ORLANDO — Jimmy Fallon is so nice, he couldn't even properly poke fun at Florida.
Oh, sure, there were some funny bits in his sold-out taping of the Tonight Show at Universal Orlando on Monday, like how hot, rainy June is the worst time to come to "sunny, beautiful Florida." "Why'd we have to pick now?" Fallon crowed. He joked about how he's still getting used to the humidity (it makes his hair poofy) and how the Miami Heat are lousy (their jerseys are cheap in the gift shop).
The best Florida-centric reference was the show's pretaped opening segment, a parody of ABBA's Fernando song turned into Orlando and a spoof of the Miami Vice opening credits — with Fallon and Tonight Show announcer Steve Higgins cruising through the lagoon in front of Universal Studios.
But that was about it. And after a few minutes, he was on to other things, like cracks about Barack Obama's bothersome right foot (not covered by Obamacare!) and Alex Trebek (he's a diva!).
In fact, Monday's taping — with an Orlando skyline instead of the New York City backdrop behind his desk and palm trees behind house band the Roots — was focused more on hype for Universal Orlando and its new Harry Potter-themed expansion Diagon Alley, expected to open really, really soon. Lots of segments filmed in Diagon Alley, lots of talk about Universal and its two parks (Jimmy is afraid of the Hulk ride). NBC, which airs the Tonight Show, and Universal are both owned by Comcast, so the timing of Fallon's Florida trip is no coincidence.
Not that the audience of roughly 800 eager fans minded. All four of this week's tapings sold out within minutes when tickets were released a month ago, and it showed in the energy level of Monday's crowd, the first group to see Fallon's Tonight Show outside of New York City. They ate it all up, from a hilarious (though not kid-friendly) segment set in the Wizarding World of Harry Potter 's Ollivander's wand shop, to Fallon dancing with guest Jennifer Lopez, to a new "rap" from Brian Williams.
For a group of people from Lakeland-based boutique film company Indie Atlantic Films, seeing Fallon's show was even worth shutting down business for a day: The entire office of about 10 people made the trek down I-4 to see Monday's taping.
Matt Wiatt, 32, was the ringleader, the one who refreshed the ticketing site constantly until everyone in the office somehow miraculously scored a ticket.
"Fallon's up there in the books," Wiatt's co-worker Andy McEntire, 29, said. "He's relatable. I mean, you know it's a big deal if we shut down the office for a day."
Watching a taping of the Tonight Show in person is very different from viewing it on your couch. It's much more intimate. Even with a crowd roughly four times the size of the New York City tapings, the set looks smaller in person than it does on TV.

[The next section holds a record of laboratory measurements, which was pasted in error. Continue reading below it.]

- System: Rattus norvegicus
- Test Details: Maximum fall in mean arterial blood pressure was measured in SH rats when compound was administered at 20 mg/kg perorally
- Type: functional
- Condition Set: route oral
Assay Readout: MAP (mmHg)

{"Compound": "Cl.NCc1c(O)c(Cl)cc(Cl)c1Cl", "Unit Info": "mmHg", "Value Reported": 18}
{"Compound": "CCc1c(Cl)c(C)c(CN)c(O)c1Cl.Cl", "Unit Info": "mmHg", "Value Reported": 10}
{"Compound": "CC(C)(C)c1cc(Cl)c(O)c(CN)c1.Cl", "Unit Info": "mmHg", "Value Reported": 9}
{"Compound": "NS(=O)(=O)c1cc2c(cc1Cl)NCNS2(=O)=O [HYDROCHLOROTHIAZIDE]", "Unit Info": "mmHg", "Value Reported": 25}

Maybe that's because there are a lot of people packed into the space between Fallon and the audience. A smattering of crew members stand in front of his desk: camera operators, guys holding cue cards, a stage manager who's always counting things down. During commercial breaks, women come out to touch up Fallon's hair and makeup. The camera operators swirl around in a well-choreographed dance. Higgins comes over to chat with Fallon while the Roots rock out.
These tapings are a well-oiled machine, and everything you see on Monday night's show was filmed live; there were no second or third takes of anything. Fallon was on the whole time, cracking jokes with Lopez during commercials and giggling while watching the pretaped footage.
Lopez was back as the first guest on Monday's show after her Tonight Show appearance just last week in which she sang a silly song about tight pants — the bit gained her major cool points with the crowd. Last Comic Standing's Keenan Ivory Wayans was up next to offer fatherly advice in honor of Fallon's first Father's Day with daughter Winnie.
If you're going to the show, be prepared for a long day. Wiatt and McEntire got to the ticket pick-up area just outside of Soundstage 20 around 9:30 a.m. to make sure they got their tickets. (Read your reservation info carefully; shows are overbooked to ensure a full audience.) The 5 p.m. taping lasted about an hour, but each night's musical guest (on Monday, it was Lopez) doesn't perform till 9 p.m., on a separate stage in the Universal Studios park. Bonus: Those performances are open to any Universal Studios parkgoers.
Over the next three days, Fallon says he's going to spend more time at parks, play a Simpsons-themed Duff Beer drinking game with Pitbull, jam with musical guest Jimmy Buffett. Really, though, he's just excited to be in Florida, like he is about most things. "Thanks for having us!" he politely told Monday's crowd.
Michelle Stark can be reached at firstname.lastname@example.org.